"Curly" sat with head in hands, elbows on desk, and eyes fixed unseeingly on the half-opened door. The afternoon sunlight made golden shafts across the rows of empty seats. The windows were open, and with the sunlight came the songs of birds, the incessant hum of insects, and occasionally a quick, rattling cheer.
On the playground, under the bluest of blue skies, with a fresh, clover-perfumed breeze fanning their dripping brows, the boys of Willard's School were playing the third and deciding game of baseball with the nine of Durham Academy. But Curly neither heard the cheering nor had thought for the contest.
Curly's real name was Isaac Newton Stone. He had taken the "A.M." degree the preceding June at a Western university, and had entered his name in the long list of those wishing to be teachers.
As the summer had advanced his hope had waned. September found him without a position. During the fall and early winter he waited with what philosophy he could summon, and had studied doggedly, having in view the attainment of a Ph. D.
Then, in February, an unforeseen vacancy at Willard's School had given him his place as instructor in Greek and German.
It is a matter of principle at Willard's to haze new teachers. No exception was made in the case of Isaac Newton Stone, A. M.
He was twenty-three years old, but looked several years younger. He was small, slight and wiry, with pale blue eyes, a tip-tilted nose and a fresh pink-and-white complexion. His hair was of an indeterminate shade between brown and sand-color, and it curled closely over his head like a baby's. Three days after his advent at Willard's he had become universally known as Curly.
Former teachers at Willard's, with experience to guide them, had tolerated the hazing process, if not with enjoyment, at least with apparent good humor. But Curly, a novice, thought he saw his authority endangered, his dignity assailed. The ringleaders in the affair, five in number, were placed upon probation in exactly two seconds.
The class gasped. Such a thing had never happened before. The hazing died a violent death, and Curly sprang into sudden fame as a tyrant.
The role of iron-heeled despot was least of all suited to Curly or desired by him, but having momentarily adopted it, he had to continue it. He dared not take the frown from his face for a moment; intimidation was his only course.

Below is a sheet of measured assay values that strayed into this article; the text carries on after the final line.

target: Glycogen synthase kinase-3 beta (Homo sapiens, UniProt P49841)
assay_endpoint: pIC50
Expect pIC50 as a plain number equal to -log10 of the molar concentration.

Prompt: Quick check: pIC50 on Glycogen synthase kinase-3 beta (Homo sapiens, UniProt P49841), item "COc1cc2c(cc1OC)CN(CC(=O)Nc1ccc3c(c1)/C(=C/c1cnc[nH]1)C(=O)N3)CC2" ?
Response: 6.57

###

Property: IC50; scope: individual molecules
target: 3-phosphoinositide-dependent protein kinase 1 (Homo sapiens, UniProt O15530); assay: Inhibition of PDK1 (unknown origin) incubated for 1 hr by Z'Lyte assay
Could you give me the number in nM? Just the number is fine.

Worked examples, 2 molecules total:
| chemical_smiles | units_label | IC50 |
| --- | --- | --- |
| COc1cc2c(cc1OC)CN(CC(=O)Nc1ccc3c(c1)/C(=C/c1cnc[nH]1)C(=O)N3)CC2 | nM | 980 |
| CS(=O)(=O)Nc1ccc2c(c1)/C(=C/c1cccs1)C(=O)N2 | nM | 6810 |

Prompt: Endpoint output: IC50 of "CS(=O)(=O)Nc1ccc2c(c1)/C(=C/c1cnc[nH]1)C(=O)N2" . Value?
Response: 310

Meanwhile the faculty viewed events with dissatisfaction. Once or twice Curly's punishments were not upheld. In May he was informed that unless he could maintain discipline without such severity the faculty would be forced to the painful necessity of asking his resignation. His election, the principal explained kindly, had been in the nature of an experiment, and unsuccessful experiments must of course be terminated.
The experiment was unsuccessful. It was June now, and class day was but two weeks distant. This morning there had been trouble in the German class, and as a result, two students had been placed on probation. The fact that one of them, Rogers, was the best pitcher in school, and that the loss of his services would in all likelihood mean the defeat of Willard's nine in this decisive game was most unfortunate. To be sure, Rogers had merited his punishment, but the school failed to consider that, and indignation ran high.
Curly himself, seated in the silent class room, acknowledged failure at last. He looked at his watch. It was quarter past three. With a sigh he drew paper toward him, dipped pen in ink and began to write.
The letter was brief, yet it took him nearly ten minutes. When at last it was finished, lacking only the signature, he read it over. He had made no attempt at explanation or extenuation, but had thanked the faculty for their kindness and patience, regretted their disappointment, and begged them to accept his resignation. He subscribed himself "Respectfully yours, Isaac Newton Stone," sealed the letter and addressed it to the principal.
This done, he gathered his books, took up his hat and stepped from the platform. Footsteps sounded in the echoing corridor, and a flushed, perspiring face peered into the room. Then a boy of sixteen hurried up the aisle.
"Mr. Stone, sir," he cried, "will you help us? It's the beginning of the sixth inning, and the score's eight to six in our favor. They've knocked Willings out of the box, sir, and we haven't anyone else. Apthorpe's cousin says you can pitch, and--and we want to know if you won't play for us, sir?" He ended with a gasp for breath.
"But--I don't quite understand!"
"Why, sir, we held 'em down until the fifth, and then they made six runs. Maybe they've scored some more. If you could only come right away!"
"But who said I could pitch, Turner?"
"Tom Apthorpe's cousin, sir; he's down for Sunday."
"But how did he know?"
"Why, sir, he knew you at college, and--"
"What's his name?"
"Harris, sir. He said--"
"Jack Harris!" The instructor's eyes lighted. He tossed the books on the desk. "Run back and tell them I'll come as soon as I leave this note at Dr. Willard's."
There came a cheer from the playground. It was not a Willard cheer.
Turner listened dismayed. "Couldn't you come now, sir?" he begged. "It may be too late. They're batting like anything. Couldn't you leave the note afterwards, sir!"
"Well, may be I could," said Curly. He dropped it into his pocket, put on his hat and strode down the aisle. "Come on, Turner!" he cried.
Along the terrace of the playground, under the elms, were gathered the spectators--the boys of both schools and their friends. At the foot of the terrace, just back of first base, a striped awning warded off the sunlight from a little group of professors and their families. On the field the blue-stockinged players of Willard's were scattered about, and on a bench behind third base a row of boys wearing the red of Durham Academy awaited their turns at bat. This much Curly saw as he crossed the terrace.
Then a tall, broad-shouldered man came toward him with a pleasant smile and outstretched hand. Curly recognized Harris, and sprang down the steps to meet him. At college they had been hardly more than acquaintances, yet to-day they met almost like fast friends.